generous overview, and a discussion of its relation to other readings
for that week (or read earlier). You should also be prepared to answer
questions and help lead class discussion for that topic. You should
prepare a handout for the class; however, do not simply read from your
prepared handout or paper.
Responses (20% of your grade): Each response is a 500 word posting
that responds to one or more of the readings assigned for the week. You
must complete seven weekly responses. Responses will be submitted online
using a blog located at
Responses must be posted
by 6pm on the Tuesday preceding the assigned readings.
Two Papers (each
25% of your grade for a total of 50%): Each paper is a 7-10 page
paper on a topic of your own choice. An effective paper will engage some
of the current scholarship and offer an original argument or
A Final Exam (20%
of your grade): The final exam will be modeled on Part 1 of the MA
Comprehensive Exam. The exam will consist of a single essay question
focused on a key issue explored during the seminar.
Policy: Course grades are based on standard percentages (i.e.
90% and greater is some version of an A, 80%-89% is some version of a B
and so on). Plus and minus grades are used in the class.
Phones and Other Electronic Devices: Please turn off all cell
phones, pagers, portable radios, televisions, computers,
MP3/CD/Disc/Mini-disc players, and any other electronic communication
and/or entertainment devices before coming to class.
the Instructor: Email is the most effective way of contacting
Be there or miss out on the fun. Please read the assigned texts before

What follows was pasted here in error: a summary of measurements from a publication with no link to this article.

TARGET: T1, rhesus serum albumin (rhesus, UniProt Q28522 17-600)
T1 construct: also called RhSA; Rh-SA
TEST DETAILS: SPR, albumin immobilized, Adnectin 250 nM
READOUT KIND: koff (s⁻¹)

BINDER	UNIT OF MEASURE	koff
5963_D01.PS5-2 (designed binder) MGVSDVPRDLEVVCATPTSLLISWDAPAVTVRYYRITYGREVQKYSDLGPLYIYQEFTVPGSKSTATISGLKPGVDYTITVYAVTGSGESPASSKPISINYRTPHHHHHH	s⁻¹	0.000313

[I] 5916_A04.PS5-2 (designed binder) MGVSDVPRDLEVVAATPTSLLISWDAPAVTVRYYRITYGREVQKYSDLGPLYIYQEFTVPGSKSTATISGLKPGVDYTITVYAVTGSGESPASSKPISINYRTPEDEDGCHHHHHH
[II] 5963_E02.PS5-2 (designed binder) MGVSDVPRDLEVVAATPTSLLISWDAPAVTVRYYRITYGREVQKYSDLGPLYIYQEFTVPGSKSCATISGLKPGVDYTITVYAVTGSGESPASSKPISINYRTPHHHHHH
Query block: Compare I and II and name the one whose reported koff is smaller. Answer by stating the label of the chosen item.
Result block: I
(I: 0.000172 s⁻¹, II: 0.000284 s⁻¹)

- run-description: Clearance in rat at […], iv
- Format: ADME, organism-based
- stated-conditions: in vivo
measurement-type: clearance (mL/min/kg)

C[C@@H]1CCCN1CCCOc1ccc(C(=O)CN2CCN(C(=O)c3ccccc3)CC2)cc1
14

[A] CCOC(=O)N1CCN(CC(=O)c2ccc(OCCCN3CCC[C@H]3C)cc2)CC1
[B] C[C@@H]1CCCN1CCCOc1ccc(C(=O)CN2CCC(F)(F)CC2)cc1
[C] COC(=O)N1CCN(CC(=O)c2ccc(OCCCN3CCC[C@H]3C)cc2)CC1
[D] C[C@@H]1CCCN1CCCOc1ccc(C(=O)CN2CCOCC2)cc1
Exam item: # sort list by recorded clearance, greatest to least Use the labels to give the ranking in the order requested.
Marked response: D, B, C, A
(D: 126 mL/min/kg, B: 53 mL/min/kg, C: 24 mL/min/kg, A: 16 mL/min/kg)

class. If you are absent, you are responsible for getting the assignment
from a classmate.
Assignments: Please note the following carefully when preparing
your written assignments for this class:
Written assignments must be typed following standard
formatting practices for college writing—use a readable type style (12
point type), indent paragraphs, double space between lines, and use one
inch margins. Any style guide will contain information on formatting
your written assignments for submission.
Edit and proofread your work carefully before handing in
Do not use plastic covers or report folders or title pages
on your written assignments. Each assignment, though, should have your
name, the course number, the date, and my name on separate lines
(double-spaced) in the upper left corner of the first page. If the paper
has a title, center it on the first page, after the above information.
Use page numbers and place them in the upper right corner
of the page. If you are uncertain how to have word processing software
generate the correct page number in the header of your document, ask
someone in one of the labs.
MLA format and style conventions should be followed for
all written assignments (essays and responses). For more information on
MLA format and style conventions, see The MLA Handbook for Writers of
Research Papers, the appropriate section of a recent (published
after 2000) writer’s handbook, or one of the many reputable online
Late papers are not accepted. The assignment due dates are
distributed on the first day of class, and the assignments are made
available often weeks before they are due.
Dishonesty/Cheating: Collaborating with others is encouraged
when you are planning your papers, reviewing each other’s work,
preparing for presentations or for exams. Study or reading groups can be
effective ways to study and learn. However, when you write your papers,
the text needs to be your own.
You must carefully observe the standard rules for
acknowledging the sources of words and ideas. If you make use of a
phrase or a quote or if you paraphrase another writer’s words or
ideas, you must acknowledge the source of these words or ideas telling
us the source of these materials. APA and MLA style differ on the exact
format of this attribution, but the simple version is the name of the
author and the page number (if appropriate) in parentheses at the end of
the sentence containing the use of the source material. If you fail to
acknowledge properly the source of your text, you will receive a zero on
the assignment and be reported to the Student Disciplinary Officer.
If you plagiarize or otherwise misrepresent the source of
your work, you will receive a zero on the assignment and be reported to
the Student Disciplinary Officer.